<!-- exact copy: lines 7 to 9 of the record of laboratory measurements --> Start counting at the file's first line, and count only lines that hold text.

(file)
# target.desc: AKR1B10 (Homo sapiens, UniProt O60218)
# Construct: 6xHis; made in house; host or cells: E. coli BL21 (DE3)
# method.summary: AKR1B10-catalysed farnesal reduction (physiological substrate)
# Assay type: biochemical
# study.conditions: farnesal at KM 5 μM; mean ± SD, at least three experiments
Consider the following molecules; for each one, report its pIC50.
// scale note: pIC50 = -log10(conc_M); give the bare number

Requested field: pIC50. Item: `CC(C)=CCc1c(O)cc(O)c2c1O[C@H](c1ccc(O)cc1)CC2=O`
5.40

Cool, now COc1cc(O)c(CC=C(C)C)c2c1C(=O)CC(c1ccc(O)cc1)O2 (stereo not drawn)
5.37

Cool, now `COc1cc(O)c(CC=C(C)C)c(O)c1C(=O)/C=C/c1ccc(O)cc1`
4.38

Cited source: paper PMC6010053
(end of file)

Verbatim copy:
// scale note: pIC50 = -log10(conc_M); give the bare number

Requested field: pIC50. Item: `CC(C)=CCc1c(O)cc(O)c2c1O[C@H](c1ccc(O)cc1)CC2=O`
5.40